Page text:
I would like to continue my summary of our 2015 AAO annual meeting 2015 in Las Vegas. As always, most of my observations / discussion / comments lean toward working / teaching in the developing world.
Dr. Elisabeth Cohen spoke about Varicella Zoster Virus ( VZV ): Epidemiology, Presentation, Diagnosis, and Vaccines. In regards to the epidemiology of Herpes Zoster ( HZ ) there are over 1 million new cases of HZ per year. Incidence is increasing with 10-20% of HZ cases involving first division of CN V, resulting in Herpes Zoster ophthalmicus ( HZO ). Although the rate of HZ goes up with age, greatest # of cases of HZ, including HZO, occur in people in their 50's. HZ is common disease in people less that 60 years old. Varicella / chicken pox is the primarily infection. Over 99% of people age 40 years and above born in USA have had chicken pox, whether or not they know it. Herpes zoster is caused by a reactivation of VZV virus in people who have had chicken pox. Typically results in unilateral, painful, vesicular rash in dermatomal distribution obeying the midline. In absence of rash, diagnosis is difficult and can be missed. Zoster vaccine live ( Zostavax, Merck ) approved in 2006 ; CDC recommended since 2008 for persons age 60 years and older without disease or treatment resulting in impaired T-cell immunity. Reduces burden of disease by 61%, postherpetic neuralgia ( PHN ) by 66%, incidence of HZ by 51%. Efficacy against incidence declines with increasing age. Efficacy wanes after 8 - 10 years for incidence, burden of disease, and PHN in persons over age 60 years and older.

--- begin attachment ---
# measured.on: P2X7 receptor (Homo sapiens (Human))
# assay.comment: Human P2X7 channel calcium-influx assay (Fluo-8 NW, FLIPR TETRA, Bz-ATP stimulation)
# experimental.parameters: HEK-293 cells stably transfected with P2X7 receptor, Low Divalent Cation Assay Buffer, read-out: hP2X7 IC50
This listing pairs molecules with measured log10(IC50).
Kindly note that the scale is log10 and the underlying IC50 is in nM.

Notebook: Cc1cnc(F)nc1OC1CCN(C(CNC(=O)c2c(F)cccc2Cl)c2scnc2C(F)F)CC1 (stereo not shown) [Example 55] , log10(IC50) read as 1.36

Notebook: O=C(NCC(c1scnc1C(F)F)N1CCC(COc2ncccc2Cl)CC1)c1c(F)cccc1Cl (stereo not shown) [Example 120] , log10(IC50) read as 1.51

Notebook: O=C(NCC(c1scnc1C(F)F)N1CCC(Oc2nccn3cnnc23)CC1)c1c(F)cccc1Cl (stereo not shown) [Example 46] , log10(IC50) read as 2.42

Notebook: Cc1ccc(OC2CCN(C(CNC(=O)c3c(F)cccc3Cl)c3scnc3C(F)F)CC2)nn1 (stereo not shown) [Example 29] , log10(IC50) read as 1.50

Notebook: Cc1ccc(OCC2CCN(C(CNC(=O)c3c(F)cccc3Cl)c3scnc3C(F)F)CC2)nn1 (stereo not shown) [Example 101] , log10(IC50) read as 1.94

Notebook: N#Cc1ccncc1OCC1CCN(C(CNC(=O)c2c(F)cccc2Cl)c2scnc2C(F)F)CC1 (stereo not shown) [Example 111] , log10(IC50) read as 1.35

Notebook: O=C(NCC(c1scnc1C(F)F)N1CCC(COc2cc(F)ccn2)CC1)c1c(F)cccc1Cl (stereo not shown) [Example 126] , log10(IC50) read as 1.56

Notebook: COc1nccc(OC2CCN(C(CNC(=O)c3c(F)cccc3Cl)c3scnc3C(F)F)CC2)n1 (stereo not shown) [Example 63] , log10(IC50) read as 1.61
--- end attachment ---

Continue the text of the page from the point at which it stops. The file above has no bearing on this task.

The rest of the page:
HZV has been declared the leading cause of infectious blindness in developed countries. The global incidence of ocular HSV is about 1.5 million new cases and about 9 million recurrent episodes per year, associated with about 40,000 new cases of severe monocular visual impairment each year. About 50,000 new and recurring episodes of ocular HSV are diagnosed in the USA and an estimated 500,000 people in the USA have a history of ocular HSV. The recurrence rate of HVZ eye disease after an initial episode is approximately 27% at year one, 50% at 5 years, and 63% at 20 years; the rate accelerates with the number of recurrences.
HSV can affect any tissue of the eye. Fortunately, posterior segment disease , such as acute retinal necrosis, is uncommon. Ocular HSV is almost always unilateral. Recurrent and isolated lid or conjunctival HSV is an unappreciated common entity. Unilateral follicular conjunctivitis is almost always caused by HSV. In regards to making the diagnosis, the patient should be asked about a past history of ocular HSV with symptoms of pain, redness, discharge, blurred vision, and photophobia. Checking for decreased corneal sensation before any drops is useful but often not done. Iris evaluation for transillumination defects is quite useful if present.
With HSV keratitis, gentle debridgement with a Q-tip soaked in Betadine ( povidone-iodine) 5 % or 10% is a good start in the developing world. Oral acyclovir is often available in the developing world ( 400 mg 5X daily ) and cheaper than valaciclovir or famciclovir. Topical medications may not be available in the developing world and also quite expensive.